- Programmes start at €4,300 per person including transfers, accommodation, ski hire and 12 heli-drops over 3 or 5 days, making this a high-value, low-commitment heliski trip. Of course, if you should score great conditions, you can always opt to pay for more drops. What’s more, when it comes to the extras like après-ski and lift passes, this is a far cry from the big names and big prices of Colorado, British Columbia, Savoie and the Valais – everything is more "refreshingly good value" than "reassuringly expensive".
- The resort of Baquiera-Beret may be little-known, but with 38 lifts and 165km of marked runs, it is comparable in size to Breckenridge in Colorado or Mayrhofen in Austria. You can heliski all morning before being dropped at Baqueira for lunch and afternoon skiing – or just ski in resort for a day if weather prevents flying or you’ve done enough heliskiing.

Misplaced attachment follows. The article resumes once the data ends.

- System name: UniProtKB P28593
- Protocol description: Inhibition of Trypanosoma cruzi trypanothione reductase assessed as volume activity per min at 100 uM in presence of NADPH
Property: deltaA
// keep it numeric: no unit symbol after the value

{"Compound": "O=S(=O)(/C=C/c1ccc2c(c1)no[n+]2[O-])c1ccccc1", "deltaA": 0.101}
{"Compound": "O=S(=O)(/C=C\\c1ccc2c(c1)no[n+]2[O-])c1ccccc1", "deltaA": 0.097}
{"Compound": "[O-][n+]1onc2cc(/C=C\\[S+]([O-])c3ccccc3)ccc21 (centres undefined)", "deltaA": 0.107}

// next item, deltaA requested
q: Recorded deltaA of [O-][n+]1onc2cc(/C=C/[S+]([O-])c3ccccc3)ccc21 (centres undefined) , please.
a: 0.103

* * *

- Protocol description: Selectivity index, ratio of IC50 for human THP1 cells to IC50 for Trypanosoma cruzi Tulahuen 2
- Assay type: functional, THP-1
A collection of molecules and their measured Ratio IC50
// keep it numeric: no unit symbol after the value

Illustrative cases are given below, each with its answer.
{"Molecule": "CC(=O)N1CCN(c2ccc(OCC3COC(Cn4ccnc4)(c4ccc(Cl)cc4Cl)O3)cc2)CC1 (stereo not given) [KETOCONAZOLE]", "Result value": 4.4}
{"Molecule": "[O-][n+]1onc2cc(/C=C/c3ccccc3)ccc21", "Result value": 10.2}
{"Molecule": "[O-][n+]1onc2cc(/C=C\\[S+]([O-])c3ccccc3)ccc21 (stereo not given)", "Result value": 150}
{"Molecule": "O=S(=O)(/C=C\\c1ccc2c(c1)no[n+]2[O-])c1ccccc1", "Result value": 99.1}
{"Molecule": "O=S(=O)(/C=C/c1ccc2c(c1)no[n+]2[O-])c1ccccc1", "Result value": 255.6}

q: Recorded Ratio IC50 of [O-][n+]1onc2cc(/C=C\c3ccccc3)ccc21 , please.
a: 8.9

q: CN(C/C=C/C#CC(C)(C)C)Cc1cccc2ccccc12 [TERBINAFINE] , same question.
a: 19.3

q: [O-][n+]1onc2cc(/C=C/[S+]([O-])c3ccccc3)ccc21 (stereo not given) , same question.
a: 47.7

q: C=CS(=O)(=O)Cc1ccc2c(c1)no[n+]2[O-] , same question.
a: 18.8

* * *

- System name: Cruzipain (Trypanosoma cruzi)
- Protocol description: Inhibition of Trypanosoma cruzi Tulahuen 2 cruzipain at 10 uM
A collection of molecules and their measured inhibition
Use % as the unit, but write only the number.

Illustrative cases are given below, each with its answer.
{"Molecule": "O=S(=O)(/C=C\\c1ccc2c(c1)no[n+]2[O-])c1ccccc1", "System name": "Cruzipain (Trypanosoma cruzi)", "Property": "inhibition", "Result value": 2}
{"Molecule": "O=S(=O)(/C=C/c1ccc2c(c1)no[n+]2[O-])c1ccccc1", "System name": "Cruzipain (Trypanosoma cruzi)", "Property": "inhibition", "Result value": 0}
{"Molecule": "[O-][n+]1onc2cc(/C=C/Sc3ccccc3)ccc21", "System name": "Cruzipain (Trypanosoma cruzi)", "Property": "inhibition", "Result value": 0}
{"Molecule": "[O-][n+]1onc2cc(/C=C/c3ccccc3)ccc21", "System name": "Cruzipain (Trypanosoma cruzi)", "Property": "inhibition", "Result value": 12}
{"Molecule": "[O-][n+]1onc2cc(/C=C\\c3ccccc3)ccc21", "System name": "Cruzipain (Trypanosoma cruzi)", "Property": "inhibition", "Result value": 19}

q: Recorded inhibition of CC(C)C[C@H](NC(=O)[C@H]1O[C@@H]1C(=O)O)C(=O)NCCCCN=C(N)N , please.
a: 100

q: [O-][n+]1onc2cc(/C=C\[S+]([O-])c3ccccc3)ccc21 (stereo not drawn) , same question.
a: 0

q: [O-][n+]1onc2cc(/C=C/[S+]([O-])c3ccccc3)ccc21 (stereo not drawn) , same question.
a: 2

- This is the ideal place to combine heliskiing with ski-touring and ski tours can be done with a heli-drop to begin or unassisted. At 3,404m, Aneto is the Pyrenees’ highest peak, overlooking the Val d’Aran from the Posets-Maladeta National Park and making for a memorable ski tour.
- The gastronomic experience is spectacular with pintxos, tapas, jamon iberico and cote de boeuf (bone-in ribeye) grilled on an open fire featuring heavily.
- In your average heliski lodge après-ski can be a little one-dimensional but here you get the benefit of a resort/village experience with a wealth of bars and restaurants so there is no chance of cabin fever – this place is buzzing with Spanish vibes.